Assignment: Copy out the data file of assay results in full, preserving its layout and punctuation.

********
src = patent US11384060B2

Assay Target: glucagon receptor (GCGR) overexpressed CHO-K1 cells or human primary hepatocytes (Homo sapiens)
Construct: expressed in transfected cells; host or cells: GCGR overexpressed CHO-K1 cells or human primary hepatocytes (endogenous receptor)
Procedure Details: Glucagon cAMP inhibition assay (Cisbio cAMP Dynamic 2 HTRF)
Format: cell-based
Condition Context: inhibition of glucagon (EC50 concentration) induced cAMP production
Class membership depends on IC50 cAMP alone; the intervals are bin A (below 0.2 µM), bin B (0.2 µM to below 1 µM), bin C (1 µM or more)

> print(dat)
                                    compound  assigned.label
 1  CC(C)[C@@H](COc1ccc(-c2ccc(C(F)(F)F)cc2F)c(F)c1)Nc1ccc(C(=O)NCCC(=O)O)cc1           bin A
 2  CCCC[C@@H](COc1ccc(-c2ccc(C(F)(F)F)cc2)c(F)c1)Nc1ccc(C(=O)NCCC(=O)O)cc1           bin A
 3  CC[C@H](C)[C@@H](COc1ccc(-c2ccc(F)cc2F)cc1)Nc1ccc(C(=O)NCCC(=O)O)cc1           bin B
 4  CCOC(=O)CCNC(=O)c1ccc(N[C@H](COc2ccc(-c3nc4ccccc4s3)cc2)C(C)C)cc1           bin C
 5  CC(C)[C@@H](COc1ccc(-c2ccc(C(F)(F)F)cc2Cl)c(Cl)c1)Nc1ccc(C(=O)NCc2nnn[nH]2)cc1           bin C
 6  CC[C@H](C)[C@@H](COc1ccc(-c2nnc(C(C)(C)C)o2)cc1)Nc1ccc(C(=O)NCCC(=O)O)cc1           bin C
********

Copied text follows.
src = patent US11384060B2

Assay Target: glucagon receptor (GCGR) overexpressed CHO-K1 cells or human primary hepatocytes (Homo sapiens)
Construct: expressed in transfected cells; host or cells: GCGR overexpressed CHO-K1 cells or human primary hepatocytes (endogenous receptor)
Procedure Details: Glucagon cAMP inhibition assay (Cisbio cAMP Dynamic 2 HTRF)
Format: cell-based
Condition Context: inhibition of glucagon (EC50 concentration) induced cAMP production
Class membership depends on IC50 cAMP alone; the intervals are bin A (below 0.2 µM), bin B (0.2 µM to below 1 µM), bin C (1 µM or more)

> print(dat)
                                    compound  assigned.label
 1  CC(C)[C@@H](COc1ccc(-c2ccc(C(F)(F)F)cc2F)c(F)c1)Nc1ccc(C(=O)NCCC(=O)O)cc1           bin A
 2  CCCC[C@@H](COc1ccc(-c2ccc(C(F)(F)F)cc2)c(F)c1)Nc1ccc(C(=O)NCCC(=O)O)cc1           bin A
 3  CC[C@H](C)[C@@H](COc1ccc(-c2ccc(F)cc2F)cc1)Nc1ccc(C(=O)NCCC(=O)O)cc1           bin B
 4  CCOC(=O)CCNC(=O)c1ccc(N[C@H](COc2ccc(-c3nc4ccccc4s3)cc2)C(C)C)cc1           bin C
 5  CC(C)[C@@H](COc1ccc(-c2ccc(C(F)(F)F)cc2Cl)c(Cl)c1)Nc1ccc(C(=O)NCc2nnn[nH]2)cc1           bin C
 6  CC[C@H](C)[C@@H](COc1ccc(-c2nnc(C(C)(C)C)o2)cc1)Nc1ccc(C(=O)NCCC(=O)O)cc1           bin C